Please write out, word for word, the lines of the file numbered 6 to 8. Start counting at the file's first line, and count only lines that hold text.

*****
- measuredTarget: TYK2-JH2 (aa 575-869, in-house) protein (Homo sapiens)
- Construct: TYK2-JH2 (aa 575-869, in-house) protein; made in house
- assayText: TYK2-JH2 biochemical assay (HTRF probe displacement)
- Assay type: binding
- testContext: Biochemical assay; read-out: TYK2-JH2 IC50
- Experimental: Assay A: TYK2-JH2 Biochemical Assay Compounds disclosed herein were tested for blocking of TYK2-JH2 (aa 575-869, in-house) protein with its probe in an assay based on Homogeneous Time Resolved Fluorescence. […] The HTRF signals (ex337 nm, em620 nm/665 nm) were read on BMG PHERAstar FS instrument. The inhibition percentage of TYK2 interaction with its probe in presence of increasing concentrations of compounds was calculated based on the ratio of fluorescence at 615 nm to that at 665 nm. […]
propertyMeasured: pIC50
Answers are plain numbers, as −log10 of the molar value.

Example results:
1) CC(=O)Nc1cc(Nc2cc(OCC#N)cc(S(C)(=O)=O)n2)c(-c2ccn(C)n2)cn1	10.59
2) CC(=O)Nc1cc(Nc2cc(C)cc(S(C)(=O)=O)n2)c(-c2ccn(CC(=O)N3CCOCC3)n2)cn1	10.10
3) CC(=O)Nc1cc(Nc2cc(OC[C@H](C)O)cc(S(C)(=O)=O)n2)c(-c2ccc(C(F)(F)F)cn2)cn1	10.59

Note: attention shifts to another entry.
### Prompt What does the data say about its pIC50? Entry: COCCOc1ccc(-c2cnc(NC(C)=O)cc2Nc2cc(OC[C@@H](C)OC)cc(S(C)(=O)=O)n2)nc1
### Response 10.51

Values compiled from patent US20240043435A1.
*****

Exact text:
- Experimental: Assay A: TYK2-JH2 Biochemical Assay Compounds disclosed herein were tested for blocking of TYK2-JH2 (aa 575-869, in-house) protein with its probe in an assay based on Homogeneous Time Resolved Fluorescence. […] The HTRF signals (ex337 nm, em620 nm/665 nm) were read on BMG PHERAstar FS instrument. The inhibition percentage of TYK2 interaction with its probe in presence of increasing concentrations of compounds was calculated based on the ratio of fluorescence at 615 nm to that at 665 nm. […]
propertyMeasured: pIC50
Answers are plain numbers, as −log10 of the molar value.